The Presidential Cycle
November 14th, 2022
Blog | The Presidential Cycle
Market performance varies widely depending on where we are in the 4-year presidential election cycle. Here are the annual returns since 1833:
Year 1: 2.0% (post-election)
Year 2: 4.0% (mid-term)
Year 3: 10.5% (pre-election)
Year 4: 5.8% (election year)
“There are three kinds of lies: lies, damned lies and statistics.” — Mark Twain, misattributing Benjamin Disraeli
The mid-term U.S. congressional election is behind us, but we we still don’t know with certainty who will control the House of Representatives.
By most polls and analysis, the Republicans are favored to win control of the House, but it’s not a lock. Looking at this chart, we can see that from a stock performance perspective, a split congress is not a bad thing:
Infographic showing stock market performance broken down by political party of the president in office and the controlling party of congress under that president.
The third bar from the top shows that a split congress with a Democratic president — our most likely scenario for the next two years — has averaged a 13.6% annual, basically tied for the second-best outcome, historically.
We’re now gearing up for the second two years of the four-year presidential election cycle. Today, let’s take a look at this presidential cycle, what the supporters and detractors say about it, and see if we can draw any conclusions.
Presidential Election / Stock Market Cycle — Why All The Fuss?
The presidential election / stock market cycle was popularized (perhaps even originated by) Yale Hirsch in his well-knowin n Stock Trader’s Almanac.
To quote Hirsch:
“Presidential Elections every four years have a profound impact on the economy and the stock market. Wars, recessions and bear markets tend to start or occur in the first half of the term; prosperous times and bull markets in the latter half.”
Hirsch provides Dow Jones data going back the 1833 for each year in the cycle and shows these results:
Infographic showing market performance broken down by where we are in the 4-year presidential election cycle.
In short, in statistics-speak, there seems to be a descriptive advantage in the second half of a presidential term, with the pre-election year showing the strongest results and the post-election year vastly underperforming the others.
How Good an Edge is the Presidential Cycle
During national election years (both presidential elections and mid-terms) I always hear new pundits weigh in on the presidential cycle.
One article I read last election cycle was extremely dismissive about the statistical validity of this rather unique seasonal pattern. Since I’m about to blast the author, I’ll not mention a name. But the short version of his argument was that stock data before 1900 was not valid (a fair point) and that the remaining number of cycles after 1900 (27) did not meet the standard for statistical significance that he quoted as 30 (really?).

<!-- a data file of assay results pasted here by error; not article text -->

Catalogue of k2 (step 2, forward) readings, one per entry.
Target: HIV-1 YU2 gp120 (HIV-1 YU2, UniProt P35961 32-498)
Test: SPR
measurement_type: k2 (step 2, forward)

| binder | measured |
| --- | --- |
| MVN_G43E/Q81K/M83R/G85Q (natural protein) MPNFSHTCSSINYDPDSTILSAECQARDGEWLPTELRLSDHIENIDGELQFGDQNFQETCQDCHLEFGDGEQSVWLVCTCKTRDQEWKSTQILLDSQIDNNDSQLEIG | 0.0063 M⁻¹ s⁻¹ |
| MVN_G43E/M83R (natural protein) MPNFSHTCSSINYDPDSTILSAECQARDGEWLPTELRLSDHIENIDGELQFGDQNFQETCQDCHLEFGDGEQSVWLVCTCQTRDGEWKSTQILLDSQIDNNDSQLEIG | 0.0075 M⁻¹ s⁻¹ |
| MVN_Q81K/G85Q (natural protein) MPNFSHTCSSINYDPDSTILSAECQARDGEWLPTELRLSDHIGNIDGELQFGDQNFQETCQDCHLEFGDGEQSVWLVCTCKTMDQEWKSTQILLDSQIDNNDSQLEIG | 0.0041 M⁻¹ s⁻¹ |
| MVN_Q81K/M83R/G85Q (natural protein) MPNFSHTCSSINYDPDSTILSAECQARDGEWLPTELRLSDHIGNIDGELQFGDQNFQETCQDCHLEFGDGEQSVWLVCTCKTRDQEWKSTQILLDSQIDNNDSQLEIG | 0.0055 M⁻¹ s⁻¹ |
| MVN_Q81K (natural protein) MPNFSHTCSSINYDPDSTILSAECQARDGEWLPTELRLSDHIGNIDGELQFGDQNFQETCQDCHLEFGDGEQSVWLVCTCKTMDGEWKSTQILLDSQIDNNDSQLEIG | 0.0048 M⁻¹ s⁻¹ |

And he ended the article there, dismissing any seasonality claim with no further discussion.
Before we dig further into the presidential cycle and its supporters, let’s look at the statistical argument. First, we’ll amend Twain’s quote (above) and add a fourth type of untruth : the inadvertently misspoken person who doesn’t understand statistics in the first place. And while trying not to bore everyone out there with a discussion on statistical significance, (if you’re looking for detailed mathematical descriptions of chi squared distributions, Google away…!) I’ll state that 30 is only a rule a thumb, not a statistical barrier or certainty (We’ll dig into that in a subsequent article). So categorically saying that a sample size of 27 gives garbage results while 30 would be just fine is either naïve, inflammatory, or both.
So to see just how good the presidential cycle concept is really as good, I did a very brief literature search and found a peer-reviewed paper that was published in the Journal of Portfolio Management by Beyer, Jenson and Johnson entitled “The Presidential Term: Is the Third Year the Charm ?”. Mr. Beyer, et al, apparently did their calculations properly and found statistical significance for the second half of presidential terms being stronger and the third year (in the current cycle the year 2023), in particular, being the strongest.
In addition to Hirsch and the journal paper mentioned above, the New York Times reported Ned Davis Research’s independently developed numbers for the presidential cycle as follows:
Year 1: 5.5% (post-election in the table above)
Year 2: 3.7% (mid-term)
Year 3: 12.6% (pre-election)
Year 4: 7.5% (pre-election)
As you can see, this supports Hirsch’s original thesis.
So, Does Anyone Use It?
Many of the traders and researchers I work with on a regular basis do, in fact, pay attention to presidential cycle.
My good friend and technical analysis guru Marc Chaikin spent a good bit of time on a major TV financial show discussing the cycle and its effectiveness. In the same New York Times article mentioned above, no less a trader and analyst that Jeremy Grantham says that he and many money managers “will make bets based on the current (presidential) cycle.”
This cycle has had my attention in years past and does again this year.
Great trading and God bless you,
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